As read by the Dobe Newton
As read by the author.
Just south of Terrabaginarf,
And north of Upson Downs,
The bush is mostly lifeless,
Except for two small towns.
Now Wilgama and Bilgen,
Lie nestled in the hills,
And every year they’d have a match,
To test their football skills.
The game was rugby league of course,
A man’s game through and through,
They really had no choice,
It was the only game they knew.
A wager rested on the game,
Whichever team got beat,
Had to go out to the winners’ farms,
And help them harvest wheat.
Bill Johnson owned the football,
The only one in town,
But it somehow got a puncture,
And it kept on going done.
He said “I’ll make another one.”
His mates just stood and laughed,
“But you haven’t got a pigskin!”,
“So, I’ll have to use a calf.”
Bess the jersey house cow,
Had just produced a daughter,
And for the sake of sporting ties,
Bill took it to the slaughter.
She saw her daughter murdered,
And she made a quiet vow,
That some day soon she’d seek revenge,
From people who killed cows.
Next day the rugby game was held,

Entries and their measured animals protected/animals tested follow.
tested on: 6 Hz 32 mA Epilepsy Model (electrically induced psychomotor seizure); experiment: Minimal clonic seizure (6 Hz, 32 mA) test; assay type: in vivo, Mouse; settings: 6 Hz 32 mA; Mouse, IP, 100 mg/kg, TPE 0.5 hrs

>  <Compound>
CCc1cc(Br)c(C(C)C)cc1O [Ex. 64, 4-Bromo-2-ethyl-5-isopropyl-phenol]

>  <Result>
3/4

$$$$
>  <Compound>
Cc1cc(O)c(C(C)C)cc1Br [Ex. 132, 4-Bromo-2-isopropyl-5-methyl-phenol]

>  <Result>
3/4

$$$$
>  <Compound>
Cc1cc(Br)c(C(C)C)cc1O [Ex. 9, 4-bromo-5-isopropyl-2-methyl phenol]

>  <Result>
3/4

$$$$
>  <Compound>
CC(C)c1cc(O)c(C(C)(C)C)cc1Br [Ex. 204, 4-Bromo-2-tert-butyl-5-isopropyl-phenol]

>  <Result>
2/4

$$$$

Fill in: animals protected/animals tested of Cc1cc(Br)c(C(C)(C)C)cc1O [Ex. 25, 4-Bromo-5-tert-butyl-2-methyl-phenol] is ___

The crowd was just immense,
(There were two girls on the sideline,
And a bloke up near the fence.)
At first Bilgen was winning,
Then Wilgama kicked a goal,
And Bilgen’s left wing broke his leg,
When he fell down a hole.
With one man short they lacked defence,
Wilgama surged ahead,
At half time the score was even,
In the second half, they led.
Bilgen managed to fight back,
With minutes left to play,
Wilgama led with fourteen points,
And Bilgen two away.
When Bess arrived a minute
Was left in the second half,
She charged the scrum and grabbed
The ball that used to be her calf.
She raced on up the field of play,
The game approached full time,
Wilgama fellas tackled her,
Just as she crossed the line.
And Bilgen yelled, “She’s our reserve!
Replacing number two,”
The referee allowed the try,
Just as the siren blew.
So Bilgen were victorious,
The sight had to be seen,
Bess was carried off the field,
On the shoulders of the team.
Though cows are banned from football,
She’s remembered to this day,
And that’s why players everywhere,
Wear ‘Jerseys’ when they play.
© copyright A Jack. 1985
This poem appeared on the ABC cassette “Songs and Stories of Australia Volume 3”